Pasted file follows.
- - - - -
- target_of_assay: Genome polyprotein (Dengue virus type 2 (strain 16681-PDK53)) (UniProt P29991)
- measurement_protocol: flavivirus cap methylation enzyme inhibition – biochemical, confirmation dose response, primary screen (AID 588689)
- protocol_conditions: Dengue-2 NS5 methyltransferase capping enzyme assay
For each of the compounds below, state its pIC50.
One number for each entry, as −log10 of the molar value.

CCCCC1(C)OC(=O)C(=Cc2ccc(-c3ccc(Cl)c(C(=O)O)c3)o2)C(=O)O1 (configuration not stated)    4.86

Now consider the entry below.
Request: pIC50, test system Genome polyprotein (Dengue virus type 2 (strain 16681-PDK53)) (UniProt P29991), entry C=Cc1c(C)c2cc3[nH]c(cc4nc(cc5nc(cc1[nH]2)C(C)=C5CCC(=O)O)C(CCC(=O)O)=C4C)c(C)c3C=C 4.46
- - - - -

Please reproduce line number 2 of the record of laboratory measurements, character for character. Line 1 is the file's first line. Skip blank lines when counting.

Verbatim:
- measurement_protocol: flavivirus cap methylation enzyme inhibition – biochemical, confirmation dose response, primary screen (AID 588689)